Sunblock & Vitamin D

posted 3 years ago in Wellness
Post # 3
Member
7997 posts
Bumble Beekeeper
  • Wedding: December 2013

Yup. I supplement with D in the winter (live in Alberta so I have to since it’s winter for like 6 months).

Didn’t read the article you posted, but I think they say 10 minutes a day of unprotected sun exposure is ideal to get enough D. It definitely is a balance.

Post # 4
Member
2562 posts
Sugar bee
  • Wedding: March 2014

I just found out recently how important Vit D is… and I try to get as much of it from sunlight as I can. I wear sunblock, but not during the winter and not unless I’m going out for extended periods.

I think the “always wear sunscreen” thing was actually more to prevent wrinkles! (which, oddly enough, act as a sort of sunblock themselves haha) Even though it’s also to prevent melanoma, which oddly enough… your risk for getting it is also thought to be affected by Vit D levels.
It’s a very strange circle!

Post # 5
Member
7654 posts
Bumble Beekeeper
  • Wedding: July 2012

@urchin:  I live in ND, so sunshiney days are few and far between. Plus we typically have long winters, so I devloped a Vit D deficinecy a few months ago. I have to take Vit D every morning. My levels were at 11 and now they are on the rise. Still very low, but I am continuing to take it.

I don’t wear sunscreen unless I am in the sun extrended periods of time.

Post # 6
Member
10493 posts
Sugar Beekeeper
  • Wedding: January 2011

At this lattitude it’s difficult to get enough sun.  I think it’s easier to just supplement.

Post # 7
Member
1287 posts
Bumble bee

I rarely see the sun because I work a lot.  My doctor told me to take D3, 2000 MGs a day.  It’s also good for the bones, hair, nails and skin.   I’ve been on it for a year now and saw improvements in my skin, nails and my hair has grown like crazy since last november.

Post # 8
Member
5207 posts
Bee Keeper
  • Wedding: February 2013

@urchin:  Vitamin D deficiency is most certainly an epidemic in North America. I’m not one for conspiracy theories, but I do think that skincare companies are making a pretty penny off scare tactics. I used to work for Clinique (obviously a major skincare company).  We were encouraged to sell sunscreen in addition to every item the customer wanted. 

When you get right down to it, Mother Nature did not create human beings to be nocturnal. We can tolerate the sun. Plenty of it. Use common sense so you don’t burn but don’t deny sun exposure completely.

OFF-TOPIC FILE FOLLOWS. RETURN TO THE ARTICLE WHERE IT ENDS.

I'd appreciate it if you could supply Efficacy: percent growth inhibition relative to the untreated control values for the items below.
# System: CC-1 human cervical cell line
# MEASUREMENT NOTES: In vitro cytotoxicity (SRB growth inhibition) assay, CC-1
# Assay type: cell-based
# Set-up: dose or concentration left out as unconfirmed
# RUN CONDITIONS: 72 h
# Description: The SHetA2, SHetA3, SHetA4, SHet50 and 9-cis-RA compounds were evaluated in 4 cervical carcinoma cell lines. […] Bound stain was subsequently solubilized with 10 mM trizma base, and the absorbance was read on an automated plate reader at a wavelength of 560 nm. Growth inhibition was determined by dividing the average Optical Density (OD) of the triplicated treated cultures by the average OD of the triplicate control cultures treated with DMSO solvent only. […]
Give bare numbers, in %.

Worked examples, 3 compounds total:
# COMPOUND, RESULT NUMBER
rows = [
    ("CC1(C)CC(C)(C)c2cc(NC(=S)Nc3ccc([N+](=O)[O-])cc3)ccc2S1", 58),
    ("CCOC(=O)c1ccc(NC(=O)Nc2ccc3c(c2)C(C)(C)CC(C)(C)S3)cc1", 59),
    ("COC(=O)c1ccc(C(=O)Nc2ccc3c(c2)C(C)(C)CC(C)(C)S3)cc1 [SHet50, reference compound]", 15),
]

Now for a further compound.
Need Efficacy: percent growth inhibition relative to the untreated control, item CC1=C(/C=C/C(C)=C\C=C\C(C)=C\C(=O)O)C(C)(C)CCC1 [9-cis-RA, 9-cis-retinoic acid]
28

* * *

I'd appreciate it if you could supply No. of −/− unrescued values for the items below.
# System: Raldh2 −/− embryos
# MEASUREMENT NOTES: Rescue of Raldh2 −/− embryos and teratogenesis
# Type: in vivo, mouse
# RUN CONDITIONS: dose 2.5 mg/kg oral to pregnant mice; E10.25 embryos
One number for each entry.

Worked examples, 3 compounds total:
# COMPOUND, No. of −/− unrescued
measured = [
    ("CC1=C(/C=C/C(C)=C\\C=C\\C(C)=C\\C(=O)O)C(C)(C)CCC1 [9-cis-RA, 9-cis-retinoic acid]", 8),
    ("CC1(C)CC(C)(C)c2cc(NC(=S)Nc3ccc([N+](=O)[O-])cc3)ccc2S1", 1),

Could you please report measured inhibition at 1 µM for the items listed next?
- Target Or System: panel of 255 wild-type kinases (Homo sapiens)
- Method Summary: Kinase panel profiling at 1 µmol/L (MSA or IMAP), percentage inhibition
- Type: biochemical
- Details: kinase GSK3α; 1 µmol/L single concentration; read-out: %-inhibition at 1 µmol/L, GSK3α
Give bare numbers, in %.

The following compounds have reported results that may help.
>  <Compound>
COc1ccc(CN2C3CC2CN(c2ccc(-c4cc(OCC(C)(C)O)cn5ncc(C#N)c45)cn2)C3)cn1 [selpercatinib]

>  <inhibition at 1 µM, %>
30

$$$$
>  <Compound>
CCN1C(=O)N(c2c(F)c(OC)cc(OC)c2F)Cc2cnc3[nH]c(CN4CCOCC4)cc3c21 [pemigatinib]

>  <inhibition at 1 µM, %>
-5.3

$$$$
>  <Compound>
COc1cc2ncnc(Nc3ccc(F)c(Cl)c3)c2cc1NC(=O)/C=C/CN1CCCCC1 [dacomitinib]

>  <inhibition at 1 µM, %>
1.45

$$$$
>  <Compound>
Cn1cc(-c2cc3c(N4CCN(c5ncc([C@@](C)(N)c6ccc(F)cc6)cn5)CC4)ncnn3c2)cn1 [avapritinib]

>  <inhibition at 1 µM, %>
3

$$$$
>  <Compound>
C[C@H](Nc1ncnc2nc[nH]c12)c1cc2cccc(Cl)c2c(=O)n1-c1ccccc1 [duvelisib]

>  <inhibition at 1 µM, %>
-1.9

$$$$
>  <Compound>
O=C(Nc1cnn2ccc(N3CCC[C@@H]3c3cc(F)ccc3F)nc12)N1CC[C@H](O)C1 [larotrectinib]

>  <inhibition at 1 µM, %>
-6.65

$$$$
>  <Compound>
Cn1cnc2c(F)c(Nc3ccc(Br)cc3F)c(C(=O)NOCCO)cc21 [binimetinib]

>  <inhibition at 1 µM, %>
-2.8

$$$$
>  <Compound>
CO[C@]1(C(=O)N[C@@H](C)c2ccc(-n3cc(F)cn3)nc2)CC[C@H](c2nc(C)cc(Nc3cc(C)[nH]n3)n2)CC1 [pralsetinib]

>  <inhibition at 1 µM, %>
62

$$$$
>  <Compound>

Post # 9
Member
1938 posts
Buzzing bee
  • Wedding: March 2012

I would much rather give my children a vitamin D supplement and protect them from the sun’s damage then not put on sunblock to allow for vitamin D.

Post # 10
mswallabyBee
2070 posts
Buzzing bee
  • Wedding: November 2012 - Oak Tree Manor

@PuntaCanaBride:  +1.

My friend’s FI died of skin cancer a couple years ago. To me the risk of skin cancer outweighs vitamin D, which you can get through supplements.

Post # 11
Member
4513 posts
Honey bee
  • Wedding: October 2013

I have a serious bone condition that I was born with. Since I can remember doctors, most of them at Hopkins, have told me (or told my parents) to eat lots of broccoli and to sit in the sun for 15 minutes a day. Best sources of calcium and D. You don’t have to sit in the sun all day to get the amount you need.

Post # 12
Member
10493 posts
Sugar Beekeeper
  • Wedding: January 2011

@Mrs. Wallaby:  I disagree, especially for young children.  I would put a severe vitamin D deficiency for a young child ahead of the risk of skin cancer.  It doesn’t need to be made into an either/or situation though.  Giving a vitamin D supplement isn’t going to raise the risk of skin cancer.

Post # 13
mswallabyBee
2070 posts
Buzzing bee
  • Wedding: November 2012 - Oak Tree Manor

@AB Bride:  Oh, I meant it’s much better to protect a child with sunblock and give them Vitamin D supplements, than to skip the sunblock and put the child at risk of skin cancer. Agreed, it doesn’t have to be either/or!

Post # 14
cherrypieBee
1059 posts
Bumble bee
  • Wedding: September 2008 - A tiny town just outside of Glacier National Park

You can get sufficient vitamin D absorbtion from light in your eyes alone. I woudn’t risk skin damage with tons of sun exposure, but a little is always nice. I live in Seattle and rarely wear sunblock even in the summer, but I still supplement with 5000 IUs of Vitamin D a day. Some people have a difficult time building adequate stores regardless of how much UV light they get.

Post # 15
Member
1574 posts
Bumble bee
  • Wedding: May 2013

I just recently was able to move from a prescription Vitamin D (once a week) to regular Vitamin D (I take 2000 IU, I think). I have to really minimize my sun exposure due to a health issue (sun can make me go out of remission – so not worth it for me personally). 

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